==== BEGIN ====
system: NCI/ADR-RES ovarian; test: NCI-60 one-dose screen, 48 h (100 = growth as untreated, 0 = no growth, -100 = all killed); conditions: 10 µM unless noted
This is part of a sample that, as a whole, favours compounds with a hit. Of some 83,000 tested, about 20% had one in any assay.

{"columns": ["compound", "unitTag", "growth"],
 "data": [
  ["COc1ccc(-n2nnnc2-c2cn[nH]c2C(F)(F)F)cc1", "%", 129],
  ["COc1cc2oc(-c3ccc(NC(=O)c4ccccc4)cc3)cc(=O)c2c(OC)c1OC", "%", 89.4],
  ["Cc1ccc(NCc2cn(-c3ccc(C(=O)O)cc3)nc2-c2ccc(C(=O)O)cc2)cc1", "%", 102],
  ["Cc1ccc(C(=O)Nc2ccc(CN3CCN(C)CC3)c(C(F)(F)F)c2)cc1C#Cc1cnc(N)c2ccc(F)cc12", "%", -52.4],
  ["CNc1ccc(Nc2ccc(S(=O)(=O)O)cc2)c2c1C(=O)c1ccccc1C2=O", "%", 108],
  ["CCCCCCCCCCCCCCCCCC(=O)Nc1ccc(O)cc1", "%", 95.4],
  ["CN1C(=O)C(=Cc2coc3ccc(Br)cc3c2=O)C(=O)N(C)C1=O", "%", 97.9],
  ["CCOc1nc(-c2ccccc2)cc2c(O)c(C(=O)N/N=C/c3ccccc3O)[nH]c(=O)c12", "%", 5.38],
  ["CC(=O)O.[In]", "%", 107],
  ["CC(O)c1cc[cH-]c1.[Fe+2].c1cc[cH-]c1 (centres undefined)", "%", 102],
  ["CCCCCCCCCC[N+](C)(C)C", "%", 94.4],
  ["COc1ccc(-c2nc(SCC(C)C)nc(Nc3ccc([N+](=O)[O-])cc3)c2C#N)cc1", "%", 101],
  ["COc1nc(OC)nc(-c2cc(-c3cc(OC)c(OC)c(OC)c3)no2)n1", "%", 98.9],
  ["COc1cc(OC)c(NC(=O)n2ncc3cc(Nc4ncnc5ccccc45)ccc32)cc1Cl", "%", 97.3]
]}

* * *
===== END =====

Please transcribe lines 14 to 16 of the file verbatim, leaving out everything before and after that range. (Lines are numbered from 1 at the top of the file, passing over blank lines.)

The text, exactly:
  ["CC(O)c1cc[cH-]c1.[Fe+2].c1cc[cH-]c1 (centres undefined)", "%", 102],
  ["CCCCCCCCCC[N+](C)(C)C", "%", 94.4],
  ["COc1ccc(-c2nc(SCC(C)C)nc(Nc3ccc([N+](=O)[O-])cc3)c2C#N)cc1", "%", 101],